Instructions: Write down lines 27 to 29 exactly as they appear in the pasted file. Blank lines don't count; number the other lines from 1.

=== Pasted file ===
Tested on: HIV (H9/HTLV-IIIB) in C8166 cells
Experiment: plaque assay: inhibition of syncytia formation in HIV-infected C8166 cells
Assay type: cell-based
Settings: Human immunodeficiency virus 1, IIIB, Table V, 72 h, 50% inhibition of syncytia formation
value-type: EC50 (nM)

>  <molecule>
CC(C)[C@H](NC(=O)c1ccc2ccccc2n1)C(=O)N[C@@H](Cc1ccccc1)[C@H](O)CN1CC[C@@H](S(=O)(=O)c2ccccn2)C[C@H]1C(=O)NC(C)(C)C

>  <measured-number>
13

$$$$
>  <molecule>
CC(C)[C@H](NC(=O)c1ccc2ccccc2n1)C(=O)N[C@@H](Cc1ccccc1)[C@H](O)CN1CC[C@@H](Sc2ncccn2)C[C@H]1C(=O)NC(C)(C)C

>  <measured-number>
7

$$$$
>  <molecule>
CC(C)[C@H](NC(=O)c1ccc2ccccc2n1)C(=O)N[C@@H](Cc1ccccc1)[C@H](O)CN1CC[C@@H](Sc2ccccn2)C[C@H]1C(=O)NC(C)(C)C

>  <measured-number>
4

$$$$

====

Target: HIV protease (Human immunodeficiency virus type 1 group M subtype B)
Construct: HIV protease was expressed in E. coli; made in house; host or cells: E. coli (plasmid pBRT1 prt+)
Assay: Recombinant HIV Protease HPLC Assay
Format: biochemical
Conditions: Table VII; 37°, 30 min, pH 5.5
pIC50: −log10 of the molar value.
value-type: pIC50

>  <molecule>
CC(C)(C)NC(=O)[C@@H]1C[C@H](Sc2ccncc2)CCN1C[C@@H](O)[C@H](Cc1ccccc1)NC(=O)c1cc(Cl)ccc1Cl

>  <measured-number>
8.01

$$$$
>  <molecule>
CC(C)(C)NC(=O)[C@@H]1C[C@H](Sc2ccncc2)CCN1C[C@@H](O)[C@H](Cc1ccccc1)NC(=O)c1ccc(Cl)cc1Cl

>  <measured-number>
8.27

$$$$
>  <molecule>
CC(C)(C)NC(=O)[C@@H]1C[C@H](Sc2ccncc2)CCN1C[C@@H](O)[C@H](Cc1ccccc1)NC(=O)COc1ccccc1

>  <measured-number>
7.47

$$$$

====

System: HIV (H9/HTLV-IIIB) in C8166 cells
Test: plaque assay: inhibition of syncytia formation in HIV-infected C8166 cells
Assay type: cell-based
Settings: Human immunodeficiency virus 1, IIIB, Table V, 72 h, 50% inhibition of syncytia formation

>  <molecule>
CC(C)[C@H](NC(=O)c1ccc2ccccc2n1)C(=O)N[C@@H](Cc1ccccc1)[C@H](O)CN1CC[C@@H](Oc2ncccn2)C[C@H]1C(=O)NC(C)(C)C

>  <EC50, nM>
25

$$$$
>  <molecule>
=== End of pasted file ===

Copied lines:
pIC50: −log10 of the molar value.
value-type: pIC50

>  <molecule>